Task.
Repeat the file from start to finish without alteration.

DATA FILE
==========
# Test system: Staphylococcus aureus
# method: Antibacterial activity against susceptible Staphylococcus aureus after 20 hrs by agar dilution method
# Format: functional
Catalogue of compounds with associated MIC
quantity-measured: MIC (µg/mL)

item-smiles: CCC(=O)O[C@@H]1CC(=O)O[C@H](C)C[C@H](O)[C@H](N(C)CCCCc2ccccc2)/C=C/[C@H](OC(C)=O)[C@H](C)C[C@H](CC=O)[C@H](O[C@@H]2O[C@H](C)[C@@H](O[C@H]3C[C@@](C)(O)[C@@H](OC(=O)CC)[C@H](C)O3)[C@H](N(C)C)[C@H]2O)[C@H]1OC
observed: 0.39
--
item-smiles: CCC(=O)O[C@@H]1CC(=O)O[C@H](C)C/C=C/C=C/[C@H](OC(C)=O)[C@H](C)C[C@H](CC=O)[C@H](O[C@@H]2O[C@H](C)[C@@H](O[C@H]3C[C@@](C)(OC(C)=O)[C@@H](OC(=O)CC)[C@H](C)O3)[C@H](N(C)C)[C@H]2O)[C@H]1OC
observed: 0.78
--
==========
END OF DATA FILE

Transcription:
# Test system: Staphylococcus aureus
# method: Antibacterial activity against susceptible Staphylococcus aureus after 20 hrs by agar dilution method
# Format: functional
Catalogue of compounds with associated MIC
quantity-measured: MIC (µg/mL)

item-smiles: CCC(=O)O[C@@H]1CC(=O)O[C@H](C)C[C@H](O)[C@H](N(C)CCCCc2ccccc2)/C=C/[C@H](OC(C)=O)[C@H](C)C[C@H](CC=O)[C@H](O[C@@H]2O[C@H](C)[C@@H](O[C@H]3C[C@@](C)(O)[C@@H](OC(=O)CC)[C@H](C)O3)[C@H](N(C)C)[C@H]2O)[C@H]1OC
observed: 0.39
--
item-smiles: CCC(=O)O[C@@H]1CC(=O)O[C@H](C)C/C=C/C=C/[C@H](OC(C)=O)[C@H](C)C[C@H](CC=O)[C@H](O[C@@H]2O[C@H](C)[C@@H](O[C@H]3C[C@@](C)(OC(C)=O)[C@@H](OC(=O)CC)[C@H](C)O3)[C@H](N(C)C)[C@H]2O)[C@H]1OC
observed: 0.78
--